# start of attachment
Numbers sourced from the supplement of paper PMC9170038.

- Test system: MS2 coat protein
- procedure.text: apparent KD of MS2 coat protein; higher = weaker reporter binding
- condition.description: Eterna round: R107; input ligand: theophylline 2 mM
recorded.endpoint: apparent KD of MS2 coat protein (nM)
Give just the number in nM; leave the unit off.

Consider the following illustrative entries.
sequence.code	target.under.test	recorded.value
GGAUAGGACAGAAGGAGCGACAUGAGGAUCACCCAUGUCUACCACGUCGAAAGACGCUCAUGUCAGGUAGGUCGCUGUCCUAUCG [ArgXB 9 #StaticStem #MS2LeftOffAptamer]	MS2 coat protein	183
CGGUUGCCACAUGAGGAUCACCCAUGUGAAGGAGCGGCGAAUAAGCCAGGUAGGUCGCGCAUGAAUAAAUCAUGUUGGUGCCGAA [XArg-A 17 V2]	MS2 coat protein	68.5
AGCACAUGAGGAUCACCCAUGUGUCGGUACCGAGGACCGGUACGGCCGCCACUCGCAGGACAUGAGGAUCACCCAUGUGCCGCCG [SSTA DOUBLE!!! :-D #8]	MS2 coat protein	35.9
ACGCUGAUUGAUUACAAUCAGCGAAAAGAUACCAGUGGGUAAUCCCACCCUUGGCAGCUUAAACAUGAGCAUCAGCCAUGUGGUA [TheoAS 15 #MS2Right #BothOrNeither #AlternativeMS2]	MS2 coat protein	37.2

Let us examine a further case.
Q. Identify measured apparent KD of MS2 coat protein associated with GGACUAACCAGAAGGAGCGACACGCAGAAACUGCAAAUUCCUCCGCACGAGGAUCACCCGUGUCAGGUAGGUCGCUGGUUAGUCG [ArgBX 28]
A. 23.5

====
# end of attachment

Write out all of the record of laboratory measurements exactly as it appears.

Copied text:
Numbers sourced from the supplement of paper PMC9170038.

- Test system: MS2 coat protein
- procedure.text: apparent KD of MS2 coat protein; higher = weaker reporter binding
- condition.description: Eterna round: R107; input ligand: theophylline 2 mM
recorded.endpoint: apparent KD of MS2 coat protein (nM)
Give just the number in nM; leave the unit off.

Consider the following illustrative entries.
sequence.code	target.under.test	recorded.value
GGAUAGGACAGAAGGAGCGACAUGAGGAUCACCCAUGUCUACCACGUCGAAAGACGCUCAUGUCAGGUAGGUCGCUGUCCUAUCG [ArgXB 9 #StaticStem #MS2LeftOffAptamer]	MS2 coat protein	183
CGGUUGCCACAUGAGGAUCACCCAUGUGAAGGAGCGGCGAAUAAGCCAGGUAGGUCGCGCAUGAAUAAAUCAUGUUGGUGCCGAA [XArg-A 17 V2]	MS2 coat protein	68.5
AGCACAUGAGGAUCACCCAUGUGUCGGUACCGAGGACCGGUACGGCCGCCACUCGCAGGACAUGAGGAUCACCCAUGUGCCGCCG [SSTA DOUBLE!!! :-D #8]	MS2 coat protein	35.9
ACGCUGAUUGAUUACAAUCAGCGAAAAGAUACCAGUGGGUAAUCCCACCCUUGGCAGCUUAAACAUGAGCAUCAGCCAUGUGGUA [TheoAS 15 #MS2Right #BothOrNeither #AlternativeMS2]	MS2 coat protein	37.2

Let us examine a further case.
Q. Identify measured apparent KD of MS2 coat protein associated with GGACUAACCAGAAGGAGCGACACGCAGAAACUGCAAAUUCCUCCGCACGAGGAUCACCCGUGUCAGGUAGGUCGCUGGUUAGUCG [ArgBX 28]
A. 23.5

====